Sen. Carol Moseley-Braun, D-Ill., and Rep. Barbara B. Kennelly, D-Conn., last month reintroduced the Comprehensive Women's Pension Protection Act, a grab-bag of provisions aimed at ensuring divorced women receive their share of pension benefits and preventing employers from scaling back benefits for older employees to reflect the Social Security benefits they are receiving.
The bill, an expanded version of similar legislation introduced last year, also includes a provision that would limit companies from investing more than 10% of employees' 401(k) dollars in company stock, unless the employees choose to do so.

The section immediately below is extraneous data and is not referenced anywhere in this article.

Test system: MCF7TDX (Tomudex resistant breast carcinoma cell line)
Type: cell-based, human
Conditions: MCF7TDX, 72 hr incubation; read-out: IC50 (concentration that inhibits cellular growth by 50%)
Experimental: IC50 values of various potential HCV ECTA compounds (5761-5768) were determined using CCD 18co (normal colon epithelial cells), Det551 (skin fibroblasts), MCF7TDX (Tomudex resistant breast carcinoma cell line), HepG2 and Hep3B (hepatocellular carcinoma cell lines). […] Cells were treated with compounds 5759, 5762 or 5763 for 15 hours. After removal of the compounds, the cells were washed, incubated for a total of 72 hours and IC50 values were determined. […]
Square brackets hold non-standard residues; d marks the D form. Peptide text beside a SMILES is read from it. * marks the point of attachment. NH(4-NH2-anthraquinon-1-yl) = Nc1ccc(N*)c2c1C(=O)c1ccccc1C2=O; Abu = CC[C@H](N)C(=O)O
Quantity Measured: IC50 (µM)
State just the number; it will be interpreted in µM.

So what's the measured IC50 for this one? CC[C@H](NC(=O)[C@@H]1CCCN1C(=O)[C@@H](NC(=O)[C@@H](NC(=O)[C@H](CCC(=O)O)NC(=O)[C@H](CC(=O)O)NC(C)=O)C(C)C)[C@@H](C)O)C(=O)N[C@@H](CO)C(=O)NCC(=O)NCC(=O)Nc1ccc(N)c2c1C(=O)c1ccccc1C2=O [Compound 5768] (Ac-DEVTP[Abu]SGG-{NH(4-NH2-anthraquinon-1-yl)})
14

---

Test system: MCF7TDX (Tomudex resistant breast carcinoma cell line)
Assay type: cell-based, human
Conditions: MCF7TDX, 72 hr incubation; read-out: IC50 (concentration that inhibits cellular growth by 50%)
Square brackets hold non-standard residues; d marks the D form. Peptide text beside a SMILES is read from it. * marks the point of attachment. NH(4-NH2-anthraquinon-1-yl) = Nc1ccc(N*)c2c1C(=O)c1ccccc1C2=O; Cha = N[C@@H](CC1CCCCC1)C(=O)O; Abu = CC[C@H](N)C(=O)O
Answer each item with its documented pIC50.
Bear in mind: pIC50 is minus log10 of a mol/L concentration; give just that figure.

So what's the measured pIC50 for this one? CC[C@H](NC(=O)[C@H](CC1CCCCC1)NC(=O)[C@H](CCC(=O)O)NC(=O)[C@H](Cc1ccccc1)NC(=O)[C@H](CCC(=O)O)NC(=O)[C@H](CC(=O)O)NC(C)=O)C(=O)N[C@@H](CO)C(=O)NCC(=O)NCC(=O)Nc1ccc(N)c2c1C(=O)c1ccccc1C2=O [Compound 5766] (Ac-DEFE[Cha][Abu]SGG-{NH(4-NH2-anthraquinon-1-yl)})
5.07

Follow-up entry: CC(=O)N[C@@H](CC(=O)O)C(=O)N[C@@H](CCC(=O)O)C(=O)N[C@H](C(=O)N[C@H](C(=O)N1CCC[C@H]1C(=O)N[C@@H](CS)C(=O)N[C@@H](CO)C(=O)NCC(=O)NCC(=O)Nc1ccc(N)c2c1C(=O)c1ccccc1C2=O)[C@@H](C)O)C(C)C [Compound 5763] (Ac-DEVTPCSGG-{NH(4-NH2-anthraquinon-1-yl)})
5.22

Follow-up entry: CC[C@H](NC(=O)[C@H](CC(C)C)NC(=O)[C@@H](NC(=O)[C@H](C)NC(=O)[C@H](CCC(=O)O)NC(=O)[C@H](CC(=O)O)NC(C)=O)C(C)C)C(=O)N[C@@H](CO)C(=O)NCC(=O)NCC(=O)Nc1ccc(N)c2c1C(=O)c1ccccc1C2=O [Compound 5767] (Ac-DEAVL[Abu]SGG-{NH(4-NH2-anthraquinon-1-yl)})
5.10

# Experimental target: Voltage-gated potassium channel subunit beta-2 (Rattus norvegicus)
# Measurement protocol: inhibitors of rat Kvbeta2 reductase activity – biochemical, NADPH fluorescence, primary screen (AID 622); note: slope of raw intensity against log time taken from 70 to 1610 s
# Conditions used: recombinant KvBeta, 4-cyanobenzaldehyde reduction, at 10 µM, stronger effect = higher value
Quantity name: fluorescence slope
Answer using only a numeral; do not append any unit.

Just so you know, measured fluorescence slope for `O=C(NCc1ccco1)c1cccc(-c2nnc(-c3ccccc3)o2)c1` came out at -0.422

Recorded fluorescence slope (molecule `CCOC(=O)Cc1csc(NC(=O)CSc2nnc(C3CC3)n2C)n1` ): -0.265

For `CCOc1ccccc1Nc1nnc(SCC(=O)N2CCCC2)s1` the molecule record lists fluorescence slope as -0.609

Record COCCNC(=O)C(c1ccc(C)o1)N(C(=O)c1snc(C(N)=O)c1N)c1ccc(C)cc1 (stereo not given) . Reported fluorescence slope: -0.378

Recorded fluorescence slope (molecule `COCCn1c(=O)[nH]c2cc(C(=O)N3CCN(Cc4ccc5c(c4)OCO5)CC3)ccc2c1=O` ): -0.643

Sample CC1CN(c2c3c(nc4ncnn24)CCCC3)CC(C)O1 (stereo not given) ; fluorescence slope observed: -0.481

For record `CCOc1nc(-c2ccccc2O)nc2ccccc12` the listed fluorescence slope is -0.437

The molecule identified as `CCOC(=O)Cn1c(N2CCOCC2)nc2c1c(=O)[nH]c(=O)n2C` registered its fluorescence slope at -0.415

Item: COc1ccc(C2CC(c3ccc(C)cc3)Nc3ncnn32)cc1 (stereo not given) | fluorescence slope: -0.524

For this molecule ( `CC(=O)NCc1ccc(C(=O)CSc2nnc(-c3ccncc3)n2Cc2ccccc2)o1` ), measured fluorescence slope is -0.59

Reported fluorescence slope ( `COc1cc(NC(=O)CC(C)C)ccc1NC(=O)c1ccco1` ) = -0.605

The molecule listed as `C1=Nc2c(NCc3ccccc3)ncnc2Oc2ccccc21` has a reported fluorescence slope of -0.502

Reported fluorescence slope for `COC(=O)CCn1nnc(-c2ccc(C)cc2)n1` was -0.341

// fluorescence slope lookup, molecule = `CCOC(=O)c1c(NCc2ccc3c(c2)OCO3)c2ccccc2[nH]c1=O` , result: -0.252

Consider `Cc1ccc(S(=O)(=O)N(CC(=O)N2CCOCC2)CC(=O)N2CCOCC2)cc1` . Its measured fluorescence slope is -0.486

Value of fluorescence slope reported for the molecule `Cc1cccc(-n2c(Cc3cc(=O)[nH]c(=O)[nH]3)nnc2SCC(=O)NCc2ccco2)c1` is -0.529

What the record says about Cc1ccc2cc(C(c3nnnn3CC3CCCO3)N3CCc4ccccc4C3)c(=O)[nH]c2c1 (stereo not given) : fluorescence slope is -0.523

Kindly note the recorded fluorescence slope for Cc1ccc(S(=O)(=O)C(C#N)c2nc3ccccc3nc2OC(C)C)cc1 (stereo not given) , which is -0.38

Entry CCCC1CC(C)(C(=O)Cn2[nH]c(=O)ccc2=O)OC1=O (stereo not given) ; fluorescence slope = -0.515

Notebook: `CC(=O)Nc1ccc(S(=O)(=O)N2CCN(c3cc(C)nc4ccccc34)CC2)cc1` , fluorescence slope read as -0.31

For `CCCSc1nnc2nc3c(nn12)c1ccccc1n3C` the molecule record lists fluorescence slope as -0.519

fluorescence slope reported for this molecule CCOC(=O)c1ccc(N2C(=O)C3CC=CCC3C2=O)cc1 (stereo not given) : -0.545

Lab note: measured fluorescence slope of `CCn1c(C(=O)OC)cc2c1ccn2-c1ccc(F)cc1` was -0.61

Other key provisions of the legislation are:
Ensuring conglomerates provide all employees within a business with minimum pension coverage if they offer pensions to employees in other businesses.
Ensuring women are automatically entitled to half of the pensions earned by their ex-spouses during the years they were married. The provision, based on the continuation of health care benefits provided divorced spouses, would require the employee to notify his employer of the divorce; the spouse would then have 60 days to file for pension benefits.
Allowing women divorced before 1985 to apply for a share of their ex-husband's pension benefits earned during the marriage; and
Requiring small businesses with fewer than 100 participants to provide annual reports of 401(k) plan investments.